14:21 GMT16 April 2021
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    Moments before the deadly Capitol riot broke out and saw thousands overrun security personnel and ransack the federal building, former US President Donald Trump held a “Stop the Steal” rally in Washington, DC, as congressional lawmakers prepared to certify the result of the 2020 election. The rally has largely been blamed for inciting the siege.

    After giving his very first post-presidency speech at the annual Conservative Political Action Conference (CPAC) over the weekend, Trump described the “Stop the Steal” rally he held before the Capitol breach as a delightful event that was filled with nothing but his supporters’ goodwill.

    In a late Sunday interview with Fox News’ Steve Hilton, Trump remarked that the rally was a “beautiful thing,” and that it “was a lovefest.”

    “That rally was massive,” the former president noted. “It was tremendous numbers of people.”

    Trump’s commentary came after he was asked whether he would have done anything differently since large groups of rally attendees broke away from the event, and relocated to the Capitol steps before engaging in an all-out riot.

    The one-time commander-in-chief followed his remarks up by saying he knew the event was going to have a large turnout, saying he told administration officials prior to the January 6 event that 10,000 National Guard troops needed to be “ready.”

    However, Trump subsequently moved to shift blame over the lack of security enforcement in the nation’s capital to “the people at the Capitol,” specifically House Speaker Nancy Pelosi (D-CA). “I heard they rejected [readying the National Guard] because it didn’t look good,” he told Hilton.

    According to a factcheck by The Fresno Bee, Pelosi had no authority over the National Guard decision, which was rejected by the then-House Sergeant at Arms Paul Irving, who did not consult with House leadership.

    Trump later switched gears and lamented that he “hates” to see the “terrible” rioting that unfolded at the Capitol, ultimately comparing the events to the fiery racial justice protests that erupted in 2020.

    The Capitol riot claimed the lives of several individuals, including three law enforcement officials who responded to the scene. One officer died after having been hit in the head with a large object believed to have been a fire extinguisher, whereas two others died by suicide.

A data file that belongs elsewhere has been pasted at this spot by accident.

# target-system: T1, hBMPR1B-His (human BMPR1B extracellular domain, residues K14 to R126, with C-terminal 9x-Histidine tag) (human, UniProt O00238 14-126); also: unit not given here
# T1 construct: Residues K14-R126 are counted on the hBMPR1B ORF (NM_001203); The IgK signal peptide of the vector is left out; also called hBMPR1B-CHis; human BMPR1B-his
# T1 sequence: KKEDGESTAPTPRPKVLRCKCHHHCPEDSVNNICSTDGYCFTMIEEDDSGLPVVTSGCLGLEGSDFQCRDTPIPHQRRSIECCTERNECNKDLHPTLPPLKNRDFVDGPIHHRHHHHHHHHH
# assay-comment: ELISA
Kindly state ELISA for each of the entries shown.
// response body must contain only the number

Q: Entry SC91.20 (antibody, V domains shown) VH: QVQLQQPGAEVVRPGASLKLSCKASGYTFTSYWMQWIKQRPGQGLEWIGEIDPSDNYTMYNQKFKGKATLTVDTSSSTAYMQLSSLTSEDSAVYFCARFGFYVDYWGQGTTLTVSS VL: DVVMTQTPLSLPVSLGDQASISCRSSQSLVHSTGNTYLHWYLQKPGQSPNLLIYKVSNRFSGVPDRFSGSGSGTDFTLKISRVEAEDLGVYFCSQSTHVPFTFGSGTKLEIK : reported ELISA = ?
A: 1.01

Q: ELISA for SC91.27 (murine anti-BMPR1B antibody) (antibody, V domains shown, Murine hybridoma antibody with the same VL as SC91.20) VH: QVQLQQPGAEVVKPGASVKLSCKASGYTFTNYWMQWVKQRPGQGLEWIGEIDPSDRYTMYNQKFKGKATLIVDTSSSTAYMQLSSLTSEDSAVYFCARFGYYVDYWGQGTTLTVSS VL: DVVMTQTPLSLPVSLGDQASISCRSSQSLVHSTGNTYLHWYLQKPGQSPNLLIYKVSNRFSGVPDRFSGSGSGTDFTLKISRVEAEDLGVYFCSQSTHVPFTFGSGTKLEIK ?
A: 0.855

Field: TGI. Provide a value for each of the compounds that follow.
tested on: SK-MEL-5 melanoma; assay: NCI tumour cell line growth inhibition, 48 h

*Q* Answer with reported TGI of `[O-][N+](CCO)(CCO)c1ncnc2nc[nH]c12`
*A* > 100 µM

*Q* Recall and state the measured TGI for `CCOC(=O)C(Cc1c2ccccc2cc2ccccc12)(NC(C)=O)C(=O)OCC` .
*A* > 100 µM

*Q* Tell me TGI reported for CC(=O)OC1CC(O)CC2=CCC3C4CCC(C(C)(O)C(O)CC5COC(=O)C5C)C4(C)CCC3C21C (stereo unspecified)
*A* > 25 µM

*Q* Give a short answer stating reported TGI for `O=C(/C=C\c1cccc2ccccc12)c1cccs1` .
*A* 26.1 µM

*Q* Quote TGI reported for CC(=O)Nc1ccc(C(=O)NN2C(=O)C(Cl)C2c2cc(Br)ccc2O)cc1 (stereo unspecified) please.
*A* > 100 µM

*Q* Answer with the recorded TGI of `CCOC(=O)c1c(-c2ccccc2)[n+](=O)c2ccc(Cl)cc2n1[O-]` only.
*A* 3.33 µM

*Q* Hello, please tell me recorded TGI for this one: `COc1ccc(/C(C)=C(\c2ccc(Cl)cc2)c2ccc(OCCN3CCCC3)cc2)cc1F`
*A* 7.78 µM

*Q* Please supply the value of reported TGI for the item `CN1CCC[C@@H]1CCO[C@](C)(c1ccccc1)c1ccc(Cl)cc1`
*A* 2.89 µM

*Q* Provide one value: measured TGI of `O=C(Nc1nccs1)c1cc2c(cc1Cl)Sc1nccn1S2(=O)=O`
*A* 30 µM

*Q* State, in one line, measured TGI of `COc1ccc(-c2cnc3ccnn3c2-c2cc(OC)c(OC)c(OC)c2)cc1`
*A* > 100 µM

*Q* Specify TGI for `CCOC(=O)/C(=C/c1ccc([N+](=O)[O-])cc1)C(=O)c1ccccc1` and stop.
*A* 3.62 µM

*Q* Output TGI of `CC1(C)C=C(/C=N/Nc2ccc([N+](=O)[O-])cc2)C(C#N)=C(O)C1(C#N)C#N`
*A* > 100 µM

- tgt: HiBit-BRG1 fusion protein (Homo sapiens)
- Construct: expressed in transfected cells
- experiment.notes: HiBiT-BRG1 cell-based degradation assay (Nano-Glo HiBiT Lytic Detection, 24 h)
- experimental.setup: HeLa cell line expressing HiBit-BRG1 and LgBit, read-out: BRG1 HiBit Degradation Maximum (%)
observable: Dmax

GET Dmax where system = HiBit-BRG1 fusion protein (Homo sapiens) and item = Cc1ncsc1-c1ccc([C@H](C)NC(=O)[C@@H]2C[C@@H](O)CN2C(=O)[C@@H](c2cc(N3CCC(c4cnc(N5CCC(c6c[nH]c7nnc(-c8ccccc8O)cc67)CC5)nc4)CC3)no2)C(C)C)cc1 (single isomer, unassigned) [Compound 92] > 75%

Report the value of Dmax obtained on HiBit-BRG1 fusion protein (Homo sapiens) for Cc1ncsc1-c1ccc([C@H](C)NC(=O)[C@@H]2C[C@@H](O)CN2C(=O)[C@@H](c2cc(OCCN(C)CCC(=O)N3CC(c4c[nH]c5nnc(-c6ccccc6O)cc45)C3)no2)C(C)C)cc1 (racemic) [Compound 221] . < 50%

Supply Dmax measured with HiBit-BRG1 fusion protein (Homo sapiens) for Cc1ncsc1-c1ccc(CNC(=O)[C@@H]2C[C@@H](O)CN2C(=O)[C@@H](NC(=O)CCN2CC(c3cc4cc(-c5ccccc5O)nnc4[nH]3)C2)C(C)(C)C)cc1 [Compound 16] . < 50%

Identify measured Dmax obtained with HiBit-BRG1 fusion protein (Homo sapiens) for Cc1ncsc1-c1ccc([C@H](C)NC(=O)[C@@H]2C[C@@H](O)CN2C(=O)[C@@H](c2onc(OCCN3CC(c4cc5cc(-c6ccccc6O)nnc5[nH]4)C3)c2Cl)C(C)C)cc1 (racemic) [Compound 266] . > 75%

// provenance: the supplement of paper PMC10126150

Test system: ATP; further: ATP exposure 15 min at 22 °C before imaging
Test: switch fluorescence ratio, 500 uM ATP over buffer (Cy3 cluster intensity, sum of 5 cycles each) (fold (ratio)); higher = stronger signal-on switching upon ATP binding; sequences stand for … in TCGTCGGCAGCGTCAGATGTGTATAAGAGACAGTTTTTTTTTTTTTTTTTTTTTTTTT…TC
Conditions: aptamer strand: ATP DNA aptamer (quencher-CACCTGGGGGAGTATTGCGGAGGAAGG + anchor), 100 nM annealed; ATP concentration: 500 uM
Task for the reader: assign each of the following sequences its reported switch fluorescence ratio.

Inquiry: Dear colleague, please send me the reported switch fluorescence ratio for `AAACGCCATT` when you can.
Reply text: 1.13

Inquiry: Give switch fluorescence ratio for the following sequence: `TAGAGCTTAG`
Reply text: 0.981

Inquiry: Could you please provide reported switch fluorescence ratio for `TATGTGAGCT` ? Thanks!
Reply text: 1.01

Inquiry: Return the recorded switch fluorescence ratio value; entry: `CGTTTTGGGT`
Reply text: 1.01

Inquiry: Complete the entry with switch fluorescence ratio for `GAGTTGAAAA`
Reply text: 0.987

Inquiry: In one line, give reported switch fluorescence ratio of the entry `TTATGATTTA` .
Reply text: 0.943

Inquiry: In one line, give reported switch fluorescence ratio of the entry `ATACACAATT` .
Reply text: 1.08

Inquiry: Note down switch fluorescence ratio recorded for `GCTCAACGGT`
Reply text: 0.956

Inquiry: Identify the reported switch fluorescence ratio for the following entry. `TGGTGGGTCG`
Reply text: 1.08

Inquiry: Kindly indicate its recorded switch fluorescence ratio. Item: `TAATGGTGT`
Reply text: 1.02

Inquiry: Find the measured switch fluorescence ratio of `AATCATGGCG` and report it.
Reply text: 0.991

Supporters of President Donald Trump climb the west wall of the the U.S. Capitol on Wednesday, Jan. 6, 2021, in Washington. (AP Photo/Jose Luis Magana)
    © AP Photo / Jose Luis Magana
    Supporters of President Donald Trump climb the west wall of the the U.S. Capitol on Wednesday, Jan. 6, 2021, in Washington. (AP Photo/Jose Luis Magana)

    The January 6 events saw thousands of Trump supporters scaling the walls, smashing windows and breaking through several doors, as individuals stormed into the congressional chambers and offices, including one that belonged to Pelosi. The siege itself forced senators and representatives to remain inside a security bunker on the grounds for several hours, before being cleared to resume the certification process. 

    While the rally itself was largely seen as a factor that emboldened Trump loyalists to storm the Capitol, it was Trump’s own calls to his supporters that they go to the federal building and “show strength” that officials zeroed in on. In the end, that commentary prompted the US House of Representatives to impeach him on a sole incitement charge, marking the second-ever impeachment of a sitting president. However, the US Senate later acquitted Trump.

    Trump has not given a firm answer to a possible run in the 2024 presidential cycle; however, he did hint that he may take up the campaign batons once again during his CPAC weekend address.


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    Rally, Trump supporters, riot, insurrection, Capitol, Donald Trump
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